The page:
so I’ll leave with no apologia to offer
and hereby tender my resignation.


All Hail! Copies of David Spicer’s first book, Everybody Has a Story (St. Luke’s Press, 1987), can still be found kicking around over at Abe Books. Please, click on the cover image below to learn more . . .

Previous Feature: Ryan Quinn Flanagan

Ryan Quinn Flanagan is a Canadian-born author residing in Elliot Lake, Ontario, Canada with his other half and mounds of snow.  His work can be found both in print and online in such places as Evergreen Review, In Between Hangovers, Horror Sleaze Trash, The New York Quarterly, Red Fez, Sick Lit Magazine, and Word Riot.


Don’t Blow my Brains Out, the Japanese Want to Buy Them

The next time someone tells you
what a fine and reasonable place
the world is

think of Andrei Chikatilo
with a mouthful of uterus

or that naughty one—Albert Fish—
writing a letter to the family
of the young girl he has killed,
describing how he cooked
and ate her

and just how good her little ass tasted.

The next time someone tells you
what a fine and reasonable place
the world is
and nod
because it is the courteous
thing to do.

Follow the bouncing ball to nowhere.
Bouncing Bettys that never go off until
well after you marry


Work Clothes

I am steeping tea
because I am allergic to coffee.

Caffeine to be exact.
Sure I could drink decaf,
but that would be like paying
for a hooker that “doesn’t do that.”

And the radiator is broken.
And the building superintendent
died seven years ago.

We all just figure it out now
as we go.

Connected by little more than the
overpowering aroma of our clumsy work clothes



Imagine sitting
in a downtown

with a beautiful woman
listening to how
facial cleansers
have saved her

dying a little
with each passing

as the corporate art
on the wall
laughs at you
for ever

to fuck



All Hail! To learn more about Ryan Quinn Flanagan, please visit his personal site chock full of . . .

  • poetry
  • photos
  • books
  • reviews
  • & interviews

Simply click on the image to your right, and don’t feel pressured at all by the nice man pointing a rifle at you.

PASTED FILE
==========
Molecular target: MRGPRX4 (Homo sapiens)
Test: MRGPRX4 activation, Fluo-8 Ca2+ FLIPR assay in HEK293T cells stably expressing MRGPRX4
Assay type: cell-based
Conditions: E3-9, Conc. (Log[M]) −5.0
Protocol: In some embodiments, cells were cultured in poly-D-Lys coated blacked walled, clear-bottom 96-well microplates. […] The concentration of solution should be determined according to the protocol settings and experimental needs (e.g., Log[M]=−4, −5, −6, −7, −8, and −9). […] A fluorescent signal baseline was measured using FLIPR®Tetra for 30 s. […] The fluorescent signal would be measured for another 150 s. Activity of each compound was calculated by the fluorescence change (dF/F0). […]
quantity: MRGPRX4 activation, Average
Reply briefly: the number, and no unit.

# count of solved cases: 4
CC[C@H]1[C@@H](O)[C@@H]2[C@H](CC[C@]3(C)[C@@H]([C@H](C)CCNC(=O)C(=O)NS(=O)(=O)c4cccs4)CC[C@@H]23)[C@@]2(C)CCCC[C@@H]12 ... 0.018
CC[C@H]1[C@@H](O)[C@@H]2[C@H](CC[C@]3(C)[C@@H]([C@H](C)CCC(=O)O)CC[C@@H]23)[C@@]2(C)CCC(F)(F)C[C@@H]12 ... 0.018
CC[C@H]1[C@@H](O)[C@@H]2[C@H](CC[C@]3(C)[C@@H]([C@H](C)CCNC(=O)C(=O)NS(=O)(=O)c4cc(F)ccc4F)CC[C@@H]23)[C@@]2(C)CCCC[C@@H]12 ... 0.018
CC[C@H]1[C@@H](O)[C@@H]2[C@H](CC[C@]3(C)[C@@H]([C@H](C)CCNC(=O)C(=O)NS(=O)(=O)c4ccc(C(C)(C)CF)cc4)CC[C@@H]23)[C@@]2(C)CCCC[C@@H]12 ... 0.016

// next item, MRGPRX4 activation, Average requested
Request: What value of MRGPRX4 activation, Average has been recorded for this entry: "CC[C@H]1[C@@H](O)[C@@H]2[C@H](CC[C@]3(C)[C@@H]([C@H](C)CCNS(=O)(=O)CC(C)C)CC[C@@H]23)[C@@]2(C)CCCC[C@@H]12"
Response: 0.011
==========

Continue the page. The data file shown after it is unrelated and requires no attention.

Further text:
Everything will be just fine . . . just fine.


Previous Feature: Bill Gainer

Bill Gainer is a storyteller, humorist, poet, and a maker of mysterious things. He earned his BA from St. Mary’s College and his MPA from the University of San Francisco. He is the publisher of the PEN Award winning R. L. Crow Publications and is the ongoing host of Red Alice’s Poetry Emporium (Sacramento, CA). Gainer is internationally published and known across the country for giving legendary fun-filled performances. Visit him in his books, at his personal appearances, or at his website,


Old Burns

I knew a guy
back in the sixties
had a scar
from a clothes iron
on his belly
just above
his belt line.

You could tell
it was an iron
kind of looked like
a just launched
It must have hurt like

He said it happened
in the Navy
loading shells
over by Vietnam.

He lied
let the truth slip out
one night—
too many cocktails
at the Busy-Bee Club.

His second wife
had put it to him—
she liked to fight

Cost him fifteen hundred
to replace three of her teeth
from the punch
that knocked her out
that night.

In those days
they called it passion.
When the blood boiled
you let it

He said the marriage lasted
another year
until she came at him
with the pruning shears
and even though
she’d moved to Reno
he still carried
a Mexican switchblade.
Just in case
she still loved him.


A Rickety Hotel—on a Cliffside, Hwy 1, Long Ago 

I think I
rented a room there
Was asked to leave
because of the dancing.
My partner was a big girl
thick thighs,
we liked to Mambo.
I thought it was my moves
causing the world to sway.
They said it was the foundation
She called me her
Little Peach.
We’ve lost touch
but I still remember those
thick thighs
and every now and then
in a crowded room
a quiet bar
or a sleepy bus stop
I’ll bust a move—
Just in case
she’s out there
looking for me.
Christ, I’m sure
she don’t look
the same either
but it would be nice
to hear her voice,
“Don’t I know you?
You ever spent time
up on the coast?
I used to dance with
a guy up there.
He drank bourbon.
You drink
You dance?”


All Hail! Bill Gainer’s full-length collection, Lipstick and Bullet Holes (Epic Rites Press, 2015), is available on Amazon. Simply click on the cover image below to learn more . . .


%d bloggers like this: